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OC-063 Pain and Anxiety Experienced by Patients following Peg Placement
  1. P Oppong1,
  2. N Pitts1,
  3. V Chudleigh2,
  4. S Lewis1
  1. 1Gastroenterology
  2. 2Dietetics, Derriford Hospital, Plymouth, UK


Introduction Abdominal pain following percutaneous endoscopic gastrostomy (PEG) placement is a recognised complication considered to be secondary to a chemical peritonitis. However, the prevalence and degree of severity of pain is poorly characterised. Abdominal pain following liver biopsy is strongly linked to preprocedural anxiety levels1. We assessed abdominal pain and anxiety associated with PEG placement.

Methods A prospective questionnaire assessed patient anxiety and abdominal pain 1 hour (h) pre PEG placement, 1h post and 24h post using a 10-point Likert scale. The questionnaire was completed by the patient where possible or clinician if not. Abdominal pain was assessed by examination at 1h post procedure. 24h post procedure complications and analgesia requirements were recorded. Patient’s Mini Mental Score (MMSE, 0–30) and Barthel index (0–20) were completed.

Results 70 consecutive patients (M:F 45:25) median age 61.5 (19–94) were assessed. The commonest indications were head and neck malignancies (44%) and stroke (11%). PEG placement was on first attempt in 68 cases, with no clinical complications.

Mean (StD), MMSE, Barthel, anxiety and pain scores.

24 self-reporting patients had a pain score of 1–3 at 1h post placement and 20 at 24 h. 3 patients reported a pain score of 7–10 at 1 h post placement and 7 at 24 h. 21/49 self-reporting patients and 0/21 non self-reporting had PEG site and/or general abdominal tenderness on clinical examination at 1h.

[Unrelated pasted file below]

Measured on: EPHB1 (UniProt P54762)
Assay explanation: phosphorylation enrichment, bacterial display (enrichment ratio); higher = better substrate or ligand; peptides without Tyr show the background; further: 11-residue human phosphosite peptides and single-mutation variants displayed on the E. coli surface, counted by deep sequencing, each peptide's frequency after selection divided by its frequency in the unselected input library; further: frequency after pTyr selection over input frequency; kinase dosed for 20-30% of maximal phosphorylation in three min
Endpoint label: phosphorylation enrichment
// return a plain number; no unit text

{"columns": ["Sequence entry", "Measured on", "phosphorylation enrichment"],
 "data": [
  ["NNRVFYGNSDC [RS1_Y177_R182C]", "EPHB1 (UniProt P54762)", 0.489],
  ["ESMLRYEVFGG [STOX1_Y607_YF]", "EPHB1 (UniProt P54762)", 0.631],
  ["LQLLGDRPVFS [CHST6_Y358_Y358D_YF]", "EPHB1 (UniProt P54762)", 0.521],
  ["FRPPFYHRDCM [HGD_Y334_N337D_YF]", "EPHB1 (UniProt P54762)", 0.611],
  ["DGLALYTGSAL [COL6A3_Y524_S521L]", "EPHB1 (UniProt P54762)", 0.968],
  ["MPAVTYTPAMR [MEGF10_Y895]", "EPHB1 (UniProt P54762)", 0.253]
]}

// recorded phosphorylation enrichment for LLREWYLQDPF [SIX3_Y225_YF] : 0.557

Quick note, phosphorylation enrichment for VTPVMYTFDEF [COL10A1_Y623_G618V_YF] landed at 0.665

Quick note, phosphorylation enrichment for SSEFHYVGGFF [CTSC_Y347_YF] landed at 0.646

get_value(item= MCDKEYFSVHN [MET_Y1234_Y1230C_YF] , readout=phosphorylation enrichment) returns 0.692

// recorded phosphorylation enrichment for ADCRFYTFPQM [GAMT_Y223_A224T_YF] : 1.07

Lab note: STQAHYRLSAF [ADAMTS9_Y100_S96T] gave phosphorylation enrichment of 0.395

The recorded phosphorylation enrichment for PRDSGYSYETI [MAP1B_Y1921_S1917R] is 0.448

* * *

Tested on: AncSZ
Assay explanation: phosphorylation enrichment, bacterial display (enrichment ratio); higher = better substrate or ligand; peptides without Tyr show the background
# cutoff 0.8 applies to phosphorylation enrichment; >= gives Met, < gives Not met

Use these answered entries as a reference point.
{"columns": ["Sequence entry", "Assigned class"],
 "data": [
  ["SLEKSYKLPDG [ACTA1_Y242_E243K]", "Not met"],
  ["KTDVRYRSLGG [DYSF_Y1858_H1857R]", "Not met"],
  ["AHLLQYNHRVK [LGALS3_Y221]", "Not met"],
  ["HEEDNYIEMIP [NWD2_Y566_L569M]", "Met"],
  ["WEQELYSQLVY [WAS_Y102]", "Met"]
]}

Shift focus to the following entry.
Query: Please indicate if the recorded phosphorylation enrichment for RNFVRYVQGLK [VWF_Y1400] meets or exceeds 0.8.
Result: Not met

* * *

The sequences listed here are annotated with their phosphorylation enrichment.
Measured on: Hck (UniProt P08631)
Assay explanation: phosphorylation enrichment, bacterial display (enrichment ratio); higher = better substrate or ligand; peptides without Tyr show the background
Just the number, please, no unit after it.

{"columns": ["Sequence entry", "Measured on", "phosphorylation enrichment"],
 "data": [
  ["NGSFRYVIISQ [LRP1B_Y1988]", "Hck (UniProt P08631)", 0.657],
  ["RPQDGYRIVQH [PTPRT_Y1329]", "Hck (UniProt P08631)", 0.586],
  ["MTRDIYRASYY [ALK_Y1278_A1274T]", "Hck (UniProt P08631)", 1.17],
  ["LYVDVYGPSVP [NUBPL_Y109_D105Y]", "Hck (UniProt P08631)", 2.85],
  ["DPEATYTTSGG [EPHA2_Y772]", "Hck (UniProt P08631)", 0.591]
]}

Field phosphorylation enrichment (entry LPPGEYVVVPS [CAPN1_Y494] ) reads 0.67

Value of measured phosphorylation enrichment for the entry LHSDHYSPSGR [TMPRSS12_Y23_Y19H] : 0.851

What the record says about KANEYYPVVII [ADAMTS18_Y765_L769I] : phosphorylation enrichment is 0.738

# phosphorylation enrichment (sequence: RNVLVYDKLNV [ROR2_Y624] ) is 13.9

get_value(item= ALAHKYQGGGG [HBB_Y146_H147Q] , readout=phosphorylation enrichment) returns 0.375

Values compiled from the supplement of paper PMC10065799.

Pain post PEG placement was noted in only 1 clinician-assessed patient. This was at 24 h. 50.7% of patients took analgesia at 24 hours post procedure (all self-reporting). Regression showed no relationship between pre placement anxiety and post placement pain.

Abstract OC-063 Table 1

Conclusion Pain at 1h post PEG placement was common in self-reporting patients and usually mild. By 24h, 41% reported moderate to severe pain often taking analgesia. Preprocedural anxiety did not predict post procedural pain. Clinician examination of all patients at 1h did correlate with self-reported discomfort or predict self reported pain at 24h. Clinician assessment at 1h and 24h where patients could not self assess failed to identify pain. After PEG placement patients should be offered advice on pain and given access to analgesia. It is likely that pain is not identified in debilitated patients and clinicians need to be more alert to its possible presence.

Disclosure of Interest None Declared


  1. Riley T. Predictors of pain medication use after percutaneous liver biopsy. Digest Dis Sci 2002; 47:2151–53.

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